Dictazole B is one member of the aplysinopsin family of marine natural products. The unusual spiro-fused cyclobutane core of the structure is thought to be formed in nature by a photocatalysed [2+2] cycloaddition between two derivatives of the parent natural product (E)-aplysinopsin. Now, a team of French and UK researchers have shown that DNA could template this cycloaddition process in aqueous buffer, leading to an improved biomimetic synthesis of dictazole B.

Credit: Stephen G. Davey/SpringerNature Limited

“We have, for some time now, had an ongoing collaboration with the group of Michael Smietana — to extend the scope of DNA-mediated catalysis,” explains Arseniyadis. “We became interested in whether DNA could be used to bring reagents together and promote otherwise challenging reactions. A synthesis of dictazole B reported by Laurent Evanno, Erwan Poupon and co-workers offered us the perfect opportunity to explore this concept in the context of natural product synthesis.”

Poupon, Evano and co-workers had first reported a biomimetic total synthesis of dictazole B in 2014, but the key photodimerization step only worked in the solid state and the reaction could not easily be scaled up. “We wanted to see if DNA could effectively template a putative [2+2] cycloaddition, whether it would work selectively for the heterodimerization that leads to dictazole B and whether the chirality of the DNA would lead to an enantioenriched product,” says Arseniyadis.

As a first step, the team investigated a homodimerization reaction. Irradiation of a solution of (E)-aplysinopsin in aqueous buffer in the presence of salmon testes DNA (commercially available random DNA sequences) over 4 days afforded a 23% yield of the head-to-tail dimerized product. In contrast, when DNA was omitted, only degradation of the starting material was observed, presumably through a [2+2] cycloaddition of singlet oxygen onto the double bond followed by a rapid fragmentation.

To rationalize the results of this DNA-templated process, a series of circular dichroism (CD) experiments were performed. Substoichiometric additions of aplysinopsin to DNA result in no significant changes in the CD spectrum. The addition of between 1 and 2 equivalents of the substrate, however, leads to changes that indicate a slight unwinding of the DNA, and the appearance of signals that are indicative of groove binding and a disymmetric interaction of two chromophores (the substrate).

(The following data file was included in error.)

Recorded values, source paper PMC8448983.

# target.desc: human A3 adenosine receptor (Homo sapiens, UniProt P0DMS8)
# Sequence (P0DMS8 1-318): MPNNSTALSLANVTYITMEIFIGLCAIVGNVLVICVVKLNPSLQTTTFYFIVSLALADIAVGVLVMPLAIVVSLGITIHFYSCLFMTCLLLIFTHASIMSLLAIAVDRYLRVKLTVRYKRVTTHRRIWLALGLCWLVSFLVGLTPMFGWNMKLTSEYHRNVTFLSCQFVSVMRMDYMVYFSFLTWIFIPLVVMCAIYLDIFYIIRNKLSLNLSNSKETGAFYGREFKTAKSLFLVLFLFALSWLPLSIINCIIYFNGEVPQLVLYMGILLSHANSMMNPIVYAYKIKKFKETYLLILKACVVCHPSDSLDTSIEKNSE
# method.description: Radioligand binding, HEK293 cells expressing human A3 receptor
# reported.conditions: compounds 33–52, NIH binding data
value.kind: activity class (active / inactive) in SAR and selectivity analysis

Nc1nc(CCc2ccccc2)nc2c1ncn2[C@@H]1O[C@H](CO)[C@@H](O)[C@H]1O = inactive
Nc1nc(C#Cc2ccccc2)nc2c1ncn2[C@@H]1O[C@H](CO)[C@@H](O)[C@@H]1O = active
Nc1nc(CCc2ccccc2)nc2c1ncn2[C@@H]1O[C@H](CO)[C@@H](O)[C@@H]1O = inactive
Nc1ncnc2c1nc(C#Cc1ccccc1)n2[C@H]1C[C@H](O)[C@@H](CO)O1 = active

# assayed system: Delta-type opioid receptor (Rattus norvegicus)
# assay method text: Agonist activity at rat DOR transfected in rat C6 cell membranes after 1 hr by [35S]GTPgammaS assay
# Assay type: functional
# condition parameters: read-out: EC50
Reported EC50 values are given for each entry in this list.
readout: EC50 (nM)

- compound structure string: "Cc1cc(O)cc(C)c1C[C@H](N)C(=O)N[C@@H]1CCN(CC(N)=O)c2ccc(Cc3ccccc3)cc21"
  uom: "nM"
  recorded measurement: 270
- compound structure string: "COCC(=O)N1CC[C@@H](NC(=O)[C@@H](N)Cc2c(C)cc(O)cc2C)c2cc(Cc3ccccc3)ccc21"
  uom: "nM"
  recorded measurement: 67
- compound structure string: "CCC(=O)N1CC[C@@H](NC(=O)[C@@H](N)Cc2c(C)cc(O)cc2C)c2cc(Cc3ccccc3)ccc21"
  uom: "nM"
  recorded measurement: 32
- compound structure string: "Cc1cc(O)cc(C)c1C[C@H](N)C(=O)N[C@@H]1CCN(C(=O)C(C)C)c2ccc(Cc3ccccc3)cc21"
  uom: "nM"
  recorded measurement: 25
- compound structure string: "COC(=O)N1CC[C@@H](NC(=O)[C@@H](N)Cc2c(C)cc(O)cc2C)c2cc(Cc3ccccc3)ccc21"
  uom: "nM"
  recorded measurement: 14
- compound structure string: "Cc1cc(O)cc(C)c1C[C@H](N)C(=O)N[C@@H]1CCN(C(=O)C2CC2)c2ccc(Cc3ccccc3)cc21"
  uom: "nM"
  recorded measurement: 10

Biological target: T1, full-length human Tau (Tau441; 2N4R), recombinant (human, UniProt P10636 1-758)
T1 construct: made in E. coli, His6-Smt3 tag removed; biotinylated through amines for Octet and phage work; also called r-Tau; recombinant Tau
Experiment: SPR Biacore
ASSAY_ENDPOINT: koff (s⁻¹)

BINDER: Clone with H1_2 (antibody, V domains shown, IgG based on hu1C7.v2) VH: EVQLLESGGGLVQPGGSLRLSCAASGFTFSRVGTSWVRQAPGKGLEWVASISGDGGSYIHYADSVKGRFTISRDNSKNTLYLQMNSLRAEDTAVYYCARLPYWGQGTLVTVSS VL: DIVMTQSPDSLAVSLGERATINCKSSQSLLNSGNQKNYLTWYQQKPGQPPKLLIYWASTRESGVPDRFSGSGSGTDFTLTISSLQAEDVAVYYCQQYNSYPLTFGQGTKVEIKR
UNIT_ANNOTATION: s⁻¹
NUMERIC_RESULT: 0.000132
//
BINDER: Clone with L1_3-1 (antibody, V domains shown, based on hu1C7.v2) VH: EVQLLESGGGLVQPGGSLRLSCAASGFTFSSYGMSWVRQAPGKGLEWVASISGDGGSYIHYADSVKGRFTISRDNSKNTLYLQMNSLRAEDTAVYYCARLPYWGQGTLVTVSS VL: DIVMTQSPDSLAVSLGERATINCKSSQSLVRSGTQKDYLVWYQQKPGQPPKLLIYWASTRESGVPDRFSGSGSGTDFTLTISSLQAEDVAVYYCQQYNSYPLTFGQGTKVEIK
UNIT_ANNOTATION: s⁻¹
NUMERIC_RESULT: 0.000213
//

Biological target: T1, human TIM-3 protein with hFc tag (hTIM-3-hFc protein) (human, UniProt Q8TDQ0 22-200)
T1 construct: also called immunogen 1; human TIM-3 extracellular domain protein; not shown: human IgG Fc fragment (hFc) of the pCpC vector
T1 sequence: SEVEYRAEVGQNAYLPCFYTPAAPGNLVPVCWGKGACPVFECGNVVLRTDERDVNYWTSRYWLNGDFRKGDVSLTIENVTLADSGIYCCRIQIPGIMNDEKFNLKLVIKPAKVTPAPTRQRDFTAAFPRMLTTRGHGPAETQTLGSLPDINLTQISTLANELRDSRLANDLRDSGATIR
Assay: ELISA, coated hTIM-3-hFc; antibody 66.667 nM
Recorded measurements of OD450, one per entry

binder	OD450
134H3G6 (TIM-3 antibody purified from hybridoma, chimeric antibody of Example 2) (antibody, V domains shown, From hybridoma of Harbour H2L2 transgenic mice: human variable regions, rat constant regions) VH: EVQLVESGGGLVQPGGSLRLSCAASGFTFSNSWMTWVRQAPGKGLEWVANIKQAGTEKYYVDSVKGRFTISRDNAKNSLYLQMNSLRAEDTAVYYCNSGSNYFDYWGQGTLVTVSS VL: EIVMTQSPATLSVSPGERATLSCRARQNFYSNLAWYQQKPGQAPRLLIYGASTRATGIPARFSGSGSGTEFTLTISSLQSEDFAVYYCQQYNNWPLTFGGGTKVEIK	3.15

This is the first time a DNA catalyst has been used in natural product total synthesis

Control experiments using pyrophosphate in place of DNA and using a neutral substrate (in place of the cationic aplysinopsin) gave no cycloaddition products and confirmed that both groove binding and electrostatic interactions are important for the observed reactivity. The necessary head-to-tail stacking of two cationic monomers is well-known for other cationic groove-binding molecules and so the team invoke such an interaction in their reaction by analogy.

The resulting model of the dimerization is that a combination of groove binding and electrostatics mediate the interaction of the first monomer with DNA. The formation of a head-to-tail aggregate is then favoured to minimize repulsion between the monomers before the photocycloaddition affords the cyclobutane containing product.

The researchers went on to apply their optimized reaction conditions to the heterodimerization reaction necessary for the formation of dictazole B. “We were surprised and ecstatic to obtain a 16% yield of the natural product,” says Arseniyadis. “Our DNA-mediated approach far exceeds the efficacy of the solid state reaction. This is the first time a DNA catalyst has been used in natural product total synthesis.” Although the reaction only proceeds with low enantioselectivity (7%), it is hoped this might be optimized by fine tuning both the reaction conditions and the DNA sequence.

“In the future, we’d like to extend our strategy and develop a more general method for the synthesis of cyclobutanes, and apply it to other cyclobutane-containing natural products. We’d also like to extend applications of DNA catalysis into photoredox chemistry,” says Arseniyadis.